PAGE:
Treasury speed bump to be removed to speed up infrastructure projects

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Minister of Public Works and Equipment Patricia de Lille.

  • Projects currently have to be approved through the Treasury’s Infrastructure Budget Facility (BFI), but this has caused delays.
  • A new “exemption” is being considered to circumvent the BFI process.
  • The Infrastructure Fund will now be listed as a budget item and will be subject to a vote.

More and more red tape is being removed to speed up the implementation of infrastructure projects.

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Public Works and Infrastructure Minister Patricia De Lille and the Head of Infrastructure South Africa (ISA), Dr Kgosientsho Ramokgopa, provided an update on Tuesday on the progress of the investment plan in infrastructure. They addressed issues such as project funding and efforts to overcome delays.

Investment in infrastructure is essential to stimulate economic growth and job creation, as outlined in the economic reconstruction and recovery plan. It includes 62 projects across the country – which are at various stages and are being implemented by different ministries and public companies. The Ministry of Public Works and Infrastructure (DPWI) and ISA are the coordinators of the plan and are working to raise funds outside the fiscus.

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The government has committed 100 billion rand over 10 years to the Infrastructure Fund, which is housed within the Development Bank of Southern Africa (DBSA). The provision of public finance reduces project risk and makes it attractive for further private sector investment.

Over the next three years, R24 billion has been allocated to the Infrastructure Fund, for blended finance projects.

Currently, the Infrastructure Fund receives bids for projects that require blended finance, Ramakgopa explained. These submissions are evaluated by the Infrastructure Investment Committee, chaired by De Lille.

The committee includes private sector actors and chief executives of key departments such as human settlements, national treasury, mineral resources and energy. The committee reviews projects and approves them for blended funding – from the Infrastructure Fund and the rest to be raised from the private sector.

But even after this process, projects still have to go through the National Treasury’s Infrastructure Budget Facility (IBF) for approval for public financing from the Infrastructure Fund.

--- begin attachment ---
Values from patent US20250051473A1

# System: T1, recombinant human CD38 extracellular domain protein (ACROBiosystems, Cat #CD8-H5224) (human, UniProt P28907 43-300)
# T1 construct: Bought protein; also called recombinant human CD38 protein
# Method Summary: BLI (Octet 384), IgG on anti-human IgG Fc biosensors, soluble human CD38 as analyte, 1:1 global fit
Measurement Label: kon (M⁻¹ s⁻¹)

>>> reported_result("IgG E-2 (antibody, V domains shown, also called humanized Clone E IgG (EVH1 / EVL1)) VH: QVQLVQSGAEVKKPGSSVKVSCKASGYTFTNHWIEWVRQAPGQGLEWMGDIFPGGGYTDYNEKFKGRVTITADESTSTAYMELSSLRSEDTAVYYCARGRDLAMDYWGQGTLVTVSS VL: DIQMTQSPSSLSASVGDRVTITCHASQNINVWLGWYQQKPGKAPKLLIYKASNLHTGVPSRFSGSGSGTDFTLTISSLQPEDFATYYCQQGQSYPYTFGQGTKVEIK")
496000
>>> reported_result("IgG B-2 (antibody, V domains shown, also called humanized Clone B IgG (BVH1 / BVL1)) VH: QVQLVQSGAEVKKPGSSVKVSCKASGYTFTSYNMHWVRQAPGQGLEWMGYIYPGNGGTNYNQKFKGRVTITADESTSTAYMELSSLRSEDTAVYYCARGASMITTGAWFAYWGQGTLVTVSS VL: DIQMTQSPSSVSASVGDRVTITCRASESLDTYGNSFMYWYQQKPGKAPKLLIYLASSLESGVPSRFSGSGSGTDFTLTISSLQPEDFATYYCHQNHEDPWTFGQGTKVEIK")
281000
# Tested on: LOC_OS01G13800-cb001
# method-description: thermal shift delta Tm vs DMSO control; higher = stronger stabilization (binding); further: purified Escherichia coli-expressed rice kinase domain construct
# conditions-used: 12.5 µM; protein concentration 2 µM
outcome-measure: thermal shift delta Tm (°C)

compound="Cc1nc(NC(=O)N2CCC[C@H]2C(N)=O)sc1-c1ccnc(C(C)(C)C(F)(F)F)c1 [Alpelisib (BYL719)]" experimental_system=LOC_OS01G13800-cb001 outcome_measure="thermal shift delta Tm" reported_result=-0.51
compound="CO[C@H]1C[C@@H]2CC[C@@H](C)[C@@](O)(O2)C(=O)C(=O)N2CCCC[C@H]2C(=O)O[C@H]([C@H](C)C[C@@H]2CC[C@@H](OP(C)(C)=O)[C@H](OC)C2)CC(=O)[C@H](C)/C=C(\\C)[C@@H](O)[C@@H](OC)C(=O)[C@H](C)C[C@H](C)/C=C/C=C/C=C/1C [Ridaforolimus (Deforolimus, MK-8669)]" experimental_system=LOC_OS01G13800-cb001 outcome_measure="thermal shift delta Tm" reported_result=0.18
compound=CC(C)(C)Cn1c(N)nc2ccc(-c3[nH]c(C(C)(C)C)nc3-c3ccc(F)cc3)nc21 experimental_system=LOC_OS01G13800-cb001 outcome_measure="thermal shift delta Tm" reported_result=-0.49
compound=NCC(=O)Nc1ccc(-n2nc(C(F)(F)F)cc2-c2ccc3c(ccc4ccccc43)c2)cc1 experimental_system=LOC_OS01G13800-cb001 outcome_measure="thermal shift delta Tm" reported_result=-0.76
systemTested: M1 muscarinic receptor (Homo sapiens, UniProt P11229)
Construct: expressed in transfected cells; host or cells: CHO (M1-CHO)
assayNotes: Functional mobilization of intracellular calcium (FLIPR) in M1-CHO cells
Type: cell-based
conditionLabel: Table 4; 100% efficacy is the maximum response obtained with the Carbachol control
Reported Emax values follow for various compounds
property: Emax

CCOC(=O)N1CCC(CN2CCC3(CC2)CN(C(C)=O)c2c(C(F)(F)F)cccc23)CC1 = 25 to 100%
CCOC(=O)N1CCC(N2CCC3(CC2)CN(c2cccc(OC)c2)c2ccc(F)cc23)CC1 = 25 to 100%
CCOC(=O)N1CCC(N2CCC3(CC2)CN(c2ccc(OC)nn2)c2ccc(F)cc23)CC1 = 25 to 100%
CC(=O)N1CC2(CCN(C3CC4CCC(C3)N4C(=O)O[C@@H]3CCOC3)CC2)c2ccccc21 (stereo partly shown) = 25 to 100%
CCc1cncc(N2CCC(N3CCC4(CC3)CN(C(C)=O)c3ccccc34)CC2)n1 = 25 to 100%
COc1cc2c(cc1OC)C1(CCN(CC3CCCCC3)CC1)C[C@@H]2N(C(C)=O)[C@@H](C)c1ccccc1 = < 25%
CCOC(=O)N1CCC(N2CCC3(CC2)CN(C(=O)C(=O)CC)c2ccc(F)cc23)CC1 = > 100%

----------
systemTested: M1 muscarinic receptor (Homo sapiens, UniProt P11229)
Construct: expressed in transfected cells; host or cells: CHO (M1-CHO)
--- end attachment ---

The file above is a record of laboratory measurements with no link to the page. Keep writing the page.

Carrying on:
Among the projects submitted to the BFI are four student accommodation infrastructure projects – with a cost of over R3 billion. The BFI has approved R900 million from the Infrastructure Fund for these projects, over two financial years. The R1.1 billion social housing scheme was also considered by the BFI, which approved R304.5 million over two years.

The R4.5 billion Lepelle Northern Water project has been approved for R1.4 billion over three fiscal years.

De Lille said the BFI process had caused a lot of delays:

“Towards the end of last year I started making noise. I took it to Cabinet, I took it to the new finance minister and I said, ‘This is not the case”. This delays implementation and gets blended funding from the private sector. .”

As a step towards a solution, Finance Minister Enoch Godongwana agreed to list infrastructure as a separate line item. There will be no need for these strategic infrastructure projects to go through the BFI to save time and speed up their implementation, De Lille said.

Ramakgopa then unveiled the significance of the change. He explained that the BFI meets in August each year and that projects are subject to the “same level of scrutiny” to which they were subjected under the Infrastructure Investment Committee process. It is essentially a duplication.

Although R100 billion is available on paper through the Infrastructure Fund, it is subject to the BFI process, he said. “Our view was to create a special waiver so that there would be a dedicated budget vote for the Infrastructure Fund,” Ramakgopa said.

He added that the BFI is not abolished; social projects for example, can still go through the process. The aim is to ensure that infrastructure projects are considered for blended finance as they are ready – instead of waiting until August each year. “In this way, we are able to accelerate the [project] gas pipeline,” Ramakgopa said.

Ramakgopa said details of how the funding will be made available are still being determined. Options include having the funds as a credit with the treasury. So, when the infrastructure investment committee approves projects for blended finance, the Treasury can be approached to make an allocation from the earmarking. The other option is to have a DBSA allocation set aside for this purpose, he explained. The legal ramifications of either option are under consideration.

Until the new waiver takes effect, it is proposed in the meantime that the BFI will not have to wait until August to review the projects, Ramakgopa said.

De Lille said it had been a “sharp learning process”. “If you want blended finance, the private sector won’t sit back and wait for the budget facility to come together once a year. They’ll take their money elsewhere. That’s part of cutting red tape and bureaucracy. in government,” De Lille said.

De Lille added that the impact of this change will contribute to faster implementation of infrastructure projects by helping them to obtain blended finance more quickly.

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